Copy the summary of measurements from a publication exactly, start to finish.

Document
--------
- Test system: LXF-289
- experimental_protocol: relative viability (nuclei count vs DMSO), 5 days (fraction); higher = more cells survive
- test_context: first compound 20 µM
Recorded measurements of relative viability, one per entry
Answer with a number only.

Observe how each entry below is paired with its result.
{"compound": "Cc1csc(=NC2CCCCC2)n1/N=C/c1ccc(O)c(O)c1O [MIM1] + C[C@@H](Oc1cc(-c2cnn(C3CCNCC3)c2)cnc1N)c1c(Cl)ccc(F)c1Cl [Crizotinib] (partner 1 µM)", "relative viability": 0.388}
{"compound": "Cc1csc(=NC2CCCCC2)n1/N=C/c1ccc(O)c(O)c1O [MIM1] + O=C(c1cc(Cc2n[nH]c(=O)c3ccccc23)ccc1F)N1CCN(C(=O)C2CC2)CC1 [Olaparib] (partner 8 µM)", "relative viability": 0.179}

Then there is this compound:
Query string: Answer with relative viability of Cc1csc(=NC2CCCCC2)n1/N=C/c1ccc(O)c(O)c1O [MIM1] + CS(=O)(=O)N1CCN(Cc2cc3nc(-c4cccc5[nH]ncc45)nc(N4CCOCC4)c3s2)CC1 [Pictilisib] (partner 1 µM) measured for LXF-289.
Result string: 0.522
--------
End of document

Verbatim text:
- Test system: LXF-289
- experimental_protocol: relative viability (nuclei count vs DMSO), 5 days (fraction); higher = more cells survive
- test_context: first compound 20 µM
Recorded measurements of relative viability, one per entry
Answer with a number only.

Observe how each entry below is paired with its result.
{"compound": "Cc1csc(=NC2CCCCC2)n1/N=C/c1ccc(O)c(O)c1O [MIM1] + C[C@@H](Oc1cc(-c2cnn(C3CCNCC3)c2)cnc1N)c1c(Cl)ccc(F)c1Cl [Crizotinib] (partner 1 µM)", "relative viability": 0.388}
{"compound": "Cc1csc(=NC2CCCCC2)n1/N=C/c1ccc(O)c(O)c1O [MIM1] + O=C(c1cc(Cc2n[nH]c(=O)c3ccccc23)ccc1F)N1CCN(C(=O)C2CC2)CC1 [Olaparib] (partner 8 µM)", "relative viability": 0.179}

Then there is this compound:
Query string: Answer with relative viability of Cc1csc(=NC2CCCCC2)n1/N=C/c1ccc(O)c(O)c1O [MIM1] + CS(=O)(=O)N1CCN(Cc2cc3nc(-c4cccc5[nH]ncc45)nc(N4CCOCC4)c3s2)CC1 [Pictilisib] (partner 1 µM) measured for LXF-289.
Result string: 0.522